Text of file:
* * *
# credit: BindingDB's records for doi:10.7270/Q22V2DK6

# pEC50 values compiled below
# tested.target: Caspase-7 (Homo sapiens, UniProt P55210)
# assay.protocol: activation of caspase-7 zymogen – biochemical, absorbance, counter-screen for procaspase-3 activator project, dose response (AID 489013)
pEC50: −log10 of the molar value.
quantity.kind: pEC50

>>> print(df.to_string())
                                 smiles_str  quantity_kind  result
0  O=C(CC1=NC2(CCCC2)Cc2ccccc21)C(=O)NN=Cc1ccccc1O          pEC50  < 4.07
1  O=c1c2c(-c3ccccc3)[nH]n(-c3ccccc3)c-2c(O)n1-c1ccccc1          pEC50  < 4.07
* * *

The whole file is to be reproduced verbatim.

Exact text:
# credit: BindingDB's records for doi:10.7270/Q22V2DK6

# pEC50 values compiled below
# tested.target: Caspase-7 (Homo sapiens, UniProt P55210)
# assay.protocol: activation of caspase-7 zymogen – biochemical, absorbance, counter-screen for procaspase-3 activator project, dose response (AID 489013)
pEC50: −log10 of the molar value.
quantity.kind: pEC50

>>> print(df.to_string())
                                 smiles_str  quantity_kind  result
0  O=C(CC1=NC2(CCCC2)Cc2ccccc21)C(=O)NN=Cc1ccccc1O          pEC50  < 4.07
1  O=c1c2c(-c3ccccc3)[nH]n(-c3ccccc3)c-2c(O)n1-c1ccccc1          pEC50  < 4.07